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What is Platonism

What is Platonism

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What is Platonism?

Lloyd P. Gerson
University of Toronto

§1. The Problem

The question posed in the title of this paper is an historical one. I am not, for example, primarily
interested in the term 'Platonism' as used by modern philosophers to stand for a particular theory
under discussion – a theory, which it is typically acknowledged, no one may have actually held.

I am rather concerned to understand and articulate on an historical basis the core position of that
'school' of thought prominent in antiquity from the time of the 'founder' up until at least the
middle of the 6
century C.E.
Platonism was unquestionably the dominant philosophical
position in the ancient world over a period of more than 800 years. Epicureanism is perhaps the
sole major exception to the rule that in the ancient world all philosophers took Platonism as the
starting-point for speculation, including those who thought their first task was to refute
Platonism. Basically, Platonism sent the ancient philosophical agenda. Given this fact,
understanding with some precision the nature of Platonism is obviously a desirable thing for the
historian of ancient philosophy.
One might suppose that the task of determining the nature of Platonism can be handled in
a relatively straightforward and perspicuous manner if one stipulates that Platonism is the view
or collection of views held by all those who called themselves 'Platonists' or followers of Plato.
Thus, we could take a purely phenomonological approach: Platonism is just whatever anyone in
the relevant period identifies as Platonism.
A similar approach could be made in determining
who is a Platonist. As a strictly historical method, this is not an unreasonable way to proceed.

Nevertheless, it have several drawbacks.
First, the fact that philosophers did not self-identify as Platonists until sometime in the 2

century C.E. means that we would have to exclude from our construction of Platonism, on the

Willard van Orman Quine and Richard Rorty come readily to mind as two prominent philosophers who have used
the label 'Platonism' as a foil for the development of their own philosophical positions. I am very far from holding
that modern uses of the term 'Platonism' are unconnected or only uninterestingly connected with the historical
reality. Nevertheless, precisely because there is some connection, albeit at times remote, it is would be useful to
have a clear grasp of the historical phenomenon before arriving at judgments about either.
That Platonism was actually held in some sense to antedate the teachings of Plato is one surprising fact that I shall
address below. I am here interested in the Platonism that is, to use the unfortunate pejorative term, 'pagan'. So, I
shall have nothing to say about, for example, 'Christian Platonism' except by implication and on the assumption that
this label indicates one historical variety of Platonism.
According to J. Glucker, Antiochus and the Late Academy (Göttingen: Vandenhoeck und Ruprecht, 1978), 206-25,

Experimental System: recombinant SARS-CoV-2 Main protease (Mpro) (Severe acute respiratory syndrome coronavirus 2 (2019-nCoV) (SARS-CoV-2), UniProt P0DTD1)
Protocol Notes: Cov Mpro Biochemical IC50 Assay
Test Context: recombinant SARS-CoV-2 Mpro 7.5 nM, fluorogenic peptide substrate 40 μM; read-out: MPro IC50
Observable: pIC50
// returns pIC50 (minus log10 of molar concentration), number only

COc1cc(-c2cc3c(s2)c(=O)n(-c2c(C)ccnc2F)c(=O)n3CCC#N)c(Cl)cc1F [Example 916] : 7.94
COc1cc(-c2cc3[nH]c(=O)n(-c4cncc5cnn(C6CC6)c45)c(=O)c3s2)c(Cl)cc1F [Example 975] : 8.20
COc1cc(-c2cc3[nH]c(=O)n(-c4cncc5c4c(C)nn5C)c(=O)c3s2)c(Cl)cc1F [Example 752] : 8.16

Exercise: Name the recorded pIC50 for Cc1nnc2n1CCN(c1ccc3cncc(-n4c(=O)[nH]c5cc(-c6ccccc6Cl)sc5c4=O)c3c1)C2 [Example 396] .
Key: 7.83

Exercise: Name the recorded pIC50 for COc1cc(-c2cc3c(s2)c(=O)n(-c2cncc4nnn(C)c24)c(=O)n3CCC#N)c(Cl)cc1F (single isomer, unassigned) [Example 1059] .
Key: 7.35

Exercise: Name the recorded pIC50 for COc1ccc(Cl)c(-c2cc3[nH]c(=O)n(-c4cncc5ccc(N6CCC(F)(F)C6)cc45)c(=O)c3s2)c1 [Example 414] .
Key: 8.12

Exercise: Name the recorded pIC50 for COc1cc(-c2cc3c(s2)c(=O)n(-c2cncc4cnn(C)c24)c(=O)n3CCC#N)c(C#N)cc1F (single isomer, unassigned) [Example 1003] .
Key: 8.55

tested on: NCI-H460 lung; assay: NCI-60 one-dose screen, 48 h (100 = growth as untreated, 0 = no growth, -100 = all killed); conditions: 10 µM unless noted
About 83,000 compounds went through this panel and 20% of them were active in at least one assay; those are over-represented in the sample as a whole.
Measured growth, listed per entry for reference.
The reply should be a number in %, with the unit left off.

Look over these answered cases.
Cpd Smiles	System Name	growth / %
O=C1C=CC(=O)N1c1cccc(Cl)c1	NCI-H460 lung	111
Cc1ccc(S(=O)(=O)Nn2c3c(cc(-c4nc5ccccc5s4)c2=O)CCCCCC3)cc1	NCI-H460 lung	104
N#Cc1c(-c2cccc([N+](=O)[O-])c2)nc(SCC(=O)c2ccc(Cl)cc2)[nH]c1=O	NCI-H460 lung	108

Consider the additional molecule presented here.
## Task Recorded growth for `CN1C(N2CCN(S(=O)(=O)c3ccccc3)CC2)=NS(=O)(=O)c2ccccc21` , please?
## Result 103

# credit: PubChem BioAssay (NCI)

philosophers began declaring themselves as Platonists in the second century C.E. Antiochus of Ascalon, for
example, was always referred to as an Academic. According to Glucker, the shift from use of the term ‘Academic’
to ‘Platonist’ occurred owing to the actual demise of the Academy and then, after a period of quiescence, a
resurgence of interest in the philosophy of the founder.
See H. Dörrie and M. Baltes, Der Platonismus in der Antike : Grundlagen, System, Entwicklung. 7 v. (Stuttgart-
Bad Cannstatt: Fromann-Holzboog, 1987-2002).v.1, 4: ‘Platonismus wird verstanden als die Philosophie, deren
Vertreter sich l`c...-. – Platonici nannten. Der so verstandene Platonismus gewann alsbald alle Merkmale
einer philosophischen Schule – c.,.c., – secta, ähnlich den Merkmalen, durch die sich die übrigen Schulen,
namentlich die Stoiker, auszeichneten.’). On the meaning of the term c.,.c., in this period see Glucker, Antiochus
and the Late Academy, 166-93. After discussing a large amount of evidence, Glucker concludes that ai{ resi" is
never used of a 'school' in an institutional or organizational sense but always of a way of thinking or set of beliefs.
basis of a technicality, as it were, the contributions of many philosophers who were quite
evidently in some sense followers of Plato and of his philosophy. The list of the philosophers
thus excluded would be quite impressive. It includes members of the Old Academy such as
Speusippus (c. 410 – 339 B.C.E.) and Xenocrates (396/5 – 314/313 B.C.E.) as well as numerous
significant figures of what is anachronistically called 'Middle Platonism' such as Antiochus of
Ascalon (c. 130 – c. 68 B.C.E.) and Numenius (2
c. C.E.). I single out these philosophers from
among many others because the remains of their writings – in some cases extensive and in others
exiguous – surely have some role to play in giving an historical answer to my question. In this
regard, the skeptical philosophers of the 'New Academy', Arcesilaus (316/315 – 241/340 B.C.E.),
Carneades (214 – 129/8 B.C.E.), Clitomachus (187/6 – 110/09 B.C.E.), and Philo of Larissa (158
-84 B.C.E.) are especially interesting.
For there is a serious and complex question of whether
skepticism does or does not represent an authentic element of Platonism.
It would seem to be
needlessly scholastic to dismiss the question out of hand just because New Academics did not
actually call themselves 'Platonists'.
Second, among self-described Platonists as well as among de facto ones, there were